It was a long time coming: A top-class Prototype car that teams could race at Daytona and Sebring in the IMSA WeatherTech SportsCar Championship in February and March, respectively, and then ship to the prestigious 24 Hours of Le Mans and race with no changes. Giving sponsors and manufacturers the ability to race on a budget, with one car, in the three most important endurance races in the world is a critical financial goal.
It still is, but we can now confirm the new LMDh race car been delayed due to…well, due to literally everything this year.
Called the LMDh for Le Mans Daytona hybrid, it was to kick off with the World Endurance Championship overseas in 2021, then debut at the Rolex 24 in January 2022. Now, according to IMSA President John Doonan, it’s more likely we’ll see it at Daytona’s marquee 24-hour race in January 2023. Given the pandemic, he said, “it just makes more sense” to delay the program to get everybody on board. At the time, Doonan said there were about a dozen manufacturers interested in the program, an interest he claims hasn’t wavered in the face of this year’s difficulties.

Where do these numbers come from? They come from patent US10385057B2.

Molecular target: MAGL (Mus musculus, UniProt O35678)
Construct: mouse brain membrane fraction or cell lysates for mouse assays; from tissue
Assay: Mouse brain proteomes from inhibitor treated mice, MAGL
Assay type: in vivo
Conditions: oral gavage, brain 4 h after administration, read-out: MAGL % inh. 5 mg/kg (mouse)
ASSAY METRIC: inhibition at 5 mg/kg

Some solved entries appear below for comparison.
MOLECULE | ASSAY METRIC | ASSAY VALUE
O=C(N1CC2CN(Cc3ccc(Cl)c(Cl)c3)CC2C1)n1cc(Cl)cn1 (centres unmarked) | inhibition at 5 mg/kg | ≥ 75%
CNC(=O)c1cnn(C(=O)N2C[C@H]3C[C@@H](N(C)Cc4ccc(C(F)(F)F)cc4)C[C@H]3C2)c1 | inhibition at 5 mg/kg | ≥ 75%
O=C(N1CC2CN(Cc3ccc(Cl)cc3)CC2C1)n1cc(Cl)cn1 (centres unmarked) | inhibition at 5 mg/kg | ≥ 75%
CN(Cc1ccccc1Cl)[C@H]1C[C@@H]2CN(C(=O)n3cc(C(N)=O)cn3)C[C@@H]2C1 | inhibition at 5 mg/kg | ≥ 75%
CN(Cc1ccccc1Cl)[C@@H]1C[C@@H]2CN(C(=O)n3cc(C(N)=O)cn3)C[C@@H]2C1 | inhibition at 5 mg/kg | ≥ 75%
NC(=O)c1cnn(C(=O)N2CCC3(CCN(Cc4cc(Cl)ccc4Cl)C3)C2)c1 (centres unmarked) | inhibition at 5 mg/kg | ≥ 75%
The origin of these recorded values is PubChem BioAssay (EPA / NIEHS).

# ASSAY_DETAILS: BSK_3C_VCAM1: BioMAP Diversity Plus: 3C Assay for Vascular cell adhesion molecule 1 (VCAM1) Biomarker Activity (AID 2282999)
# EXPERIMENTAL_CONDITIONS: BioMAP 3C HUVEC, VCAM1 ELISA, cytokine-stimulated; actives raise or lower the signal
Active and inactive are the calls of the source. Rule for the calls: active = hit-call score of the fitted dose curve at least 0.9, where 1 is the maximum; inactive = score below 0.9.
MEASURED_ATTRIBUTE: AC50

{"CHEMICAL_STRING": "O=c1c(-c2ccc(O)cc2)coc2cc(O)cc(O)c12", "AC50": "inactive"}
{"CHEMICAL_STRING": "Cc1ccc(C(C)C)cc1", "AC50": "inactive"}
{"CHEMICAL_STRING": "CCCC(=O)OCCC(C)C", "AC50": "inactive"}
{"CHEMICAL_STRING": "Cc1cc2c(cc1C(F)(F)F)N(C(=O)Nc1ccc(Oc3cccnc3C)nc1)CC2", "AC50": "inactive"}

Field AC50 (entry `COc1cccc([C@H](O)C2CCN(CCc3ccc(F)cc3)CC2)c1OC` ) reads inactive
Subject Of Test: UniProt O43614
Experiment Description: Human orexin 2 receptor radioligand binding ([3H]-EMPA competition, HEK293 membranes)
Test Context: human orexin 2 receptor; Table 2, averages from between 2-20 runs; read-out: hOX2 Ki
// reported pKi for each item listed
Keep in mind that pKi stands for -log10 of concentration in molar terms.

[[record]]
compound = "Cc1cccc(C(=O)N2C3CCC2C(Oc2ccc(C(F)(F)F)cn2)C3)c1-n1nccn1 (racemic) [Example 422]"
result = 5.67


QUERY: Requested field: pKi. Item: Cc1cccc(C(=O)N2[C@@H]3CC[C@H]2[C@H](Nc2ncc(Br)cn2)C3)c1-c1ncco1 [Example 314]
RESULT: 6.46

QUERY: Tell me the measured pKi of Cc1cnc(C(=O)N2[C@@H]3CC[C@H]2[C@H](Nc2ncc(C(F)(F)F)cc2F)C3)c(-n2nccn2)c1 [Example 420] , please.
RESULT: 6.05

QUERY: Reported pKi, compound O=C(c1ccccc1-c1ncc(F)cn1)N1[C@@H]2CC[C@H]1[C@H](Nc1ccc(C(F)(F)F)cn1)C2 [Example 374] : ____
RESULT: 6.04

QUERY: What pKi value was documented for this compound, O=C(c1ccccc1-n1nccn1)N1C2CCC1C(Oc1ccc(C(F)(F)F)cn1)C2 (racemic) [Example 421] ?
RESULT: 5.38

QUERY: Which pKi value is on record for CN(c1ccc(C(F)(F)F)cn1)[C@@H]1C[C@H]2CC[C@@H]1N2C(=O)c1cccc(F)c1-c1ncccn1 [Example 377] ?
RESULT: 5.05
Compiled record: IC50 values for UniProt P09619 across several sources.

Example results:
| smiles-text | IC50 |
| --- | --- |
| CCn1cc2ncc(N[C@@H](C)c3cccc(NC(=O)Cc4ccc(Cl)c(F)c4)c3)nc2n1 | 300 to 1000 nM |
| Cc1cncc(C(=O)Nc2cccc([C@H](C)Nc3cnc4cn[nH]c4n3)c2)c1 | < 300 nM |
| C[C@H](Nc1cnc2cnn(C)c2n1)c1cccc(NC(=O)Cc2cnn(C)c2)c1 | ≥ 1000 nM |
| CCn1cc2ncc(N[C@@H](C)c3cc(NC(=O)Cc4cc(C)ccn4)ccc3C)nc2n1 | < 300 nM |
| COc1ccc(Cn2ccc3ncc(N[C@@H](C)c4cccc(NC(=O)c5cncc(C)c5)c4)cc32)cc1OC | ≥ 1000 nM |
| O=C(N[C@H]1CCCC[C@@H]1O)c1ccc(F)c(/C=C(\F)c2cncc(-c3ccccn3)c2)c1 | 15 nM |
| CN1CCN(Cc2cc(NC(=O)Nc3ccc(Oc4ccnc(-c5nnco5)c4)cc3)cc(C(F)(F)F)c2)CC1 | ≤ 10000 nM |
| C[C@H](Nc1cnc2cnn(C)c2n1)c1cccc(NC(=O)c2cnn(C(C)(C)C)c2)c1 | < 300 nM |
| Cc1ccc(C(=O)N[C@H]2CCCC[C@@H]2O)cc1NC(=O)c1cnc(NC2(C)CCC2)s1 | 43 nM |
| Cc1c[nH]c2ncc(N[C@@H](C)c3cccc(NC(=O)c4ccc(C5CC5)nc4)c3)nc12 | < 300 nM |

As it is, Prototypes like those that race in the North American-only IMSA series can’t race at Le Mans, or in the corresponding World Endurance Championship without a lot of changes. The U.S.-spec cars are similar to the Le Mans Prototype 2 (LMP2) cars that race in Europe, but all those have a bespoke Gibson V-8 engine.
If Cadillac, for instance, wanted to race at Le Mans, it would have to swap the Cadillac V-8 for the Gibson, and no manufacturer wants that—there’s no point in going if you can’t advertise that you’ve won with your own equipment. While bodywork will be slightly different, manufacturers will have a choice of underpinnings made by one of several chassis manufacturers. And there will be a mild hybrid component to the cars.
Porsche, Mazda and Toyota are among the manufacturers that have expressed interest in the LMDh. But the wait continues for everyone.
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